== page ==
الكتاب المختصر في حساب الجبر والمقابلة
al-Kitāb al-mukhtaṣar fī ḥisāb al-jabr wa-l-muqābala,
and “algorithm” from his name) was solving quadratic equations in word problems. It wasn't until around 1600 that anything resembling the literal symbolism of modern algebra came into use, and it took an intellect of the calibre of René Descartes to perfect it. Finally, equipped with an expressive notation, rules for symbolic manipulation, and the slowly dawning realisation that this, not numbers or geometric figures, is ultimately what mathematics is about, mathematicians embarked on a spiral of abstraction, discovery, and generalisation which has never ceased to accelerate in the centuries since. As more and more mathematics was discovered (or, if you're an anti-Platonist, invented), deep and unexpected connections were found among topics once considered unrelated, and this is a large part of the story told here, as algebra has “infiltrated” geometry, topology, number theory, and a host of other mathematical fields while, in the form of algebraic geometry and group theory, providing the foundation upon which the most fundamental theories of modern physics are built.

With all of these connections, there's a strong temptation for an author to wander off into fields not generally considered part of algebra (for example, analysis or set theory); Derbyshire is admirable in his ability to stay on topic, while not shortchanging the reader where important cross-overs occur. In a book of this kind, especially one covering such a long span of history and a topic so broad, it is difficult to strike the right balance between explaining the mathematics and sketching the lives of the people who did it, and between a historical narrative and one which follows the evolution of specific ideas over time. In the opinion of this reader, Derbyshire's judgement on these matters is impeccable. As implausible as it may seem to some that a book about algebra could aspire to such a distinction, I found this one of the more compelling page-turners I've read in recent months.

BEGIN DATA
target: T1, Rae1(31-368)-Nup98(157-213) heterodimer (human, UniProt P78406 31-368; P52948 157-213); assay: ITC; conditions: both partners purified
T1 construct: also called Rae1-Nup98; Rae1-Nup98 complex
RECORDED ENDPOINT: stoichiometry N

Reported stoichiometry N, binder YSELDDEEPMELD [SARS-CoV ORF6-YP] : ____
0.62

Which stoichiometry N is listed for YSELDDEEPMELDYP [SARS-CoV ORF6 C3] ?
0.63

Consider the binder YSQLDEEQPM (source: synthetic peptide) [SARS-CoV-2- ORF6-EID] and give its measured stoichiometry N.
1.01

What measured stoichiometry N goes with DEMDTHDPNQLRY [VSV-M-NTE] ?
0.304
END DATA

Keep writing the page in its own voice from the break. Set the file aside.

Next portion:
Six “math primers” interspersed in the text provide the fundamentals the reader needs to understand the chapters which follow. While excellent refreshers, readers who have never encountered these concepts before may find the primers difficult to comprehend (but then, they probably won't be reading a history of algebra in the first place). Thirty pages of end notes not only cite sources but expand, sometimes at substantial length, upon the main text; readers should not deprive themselves this valuable lagniappe.

January 2007 Permalink

Derbyshire, John. We Are Doomed. New York: Crown Forum, 2009. ISBN 978-0-307-40958-4.
In this book, genial curmudgeon John Derbyshire, whose previous two books were popular treatments of the Riemann hypothesis and the history of algebra, argues that an authentically conservative outlook on life requires a relentlessly realistic pessimism about human nature, human institutions, and the human prospect. Such a pessimistic viewpoint immunises one from the kind of happy face optimism which breeds enthusiasm for breathtaking ideas and grand, ambitious schemes, which all of history testifies are doomed to failure and tragedy.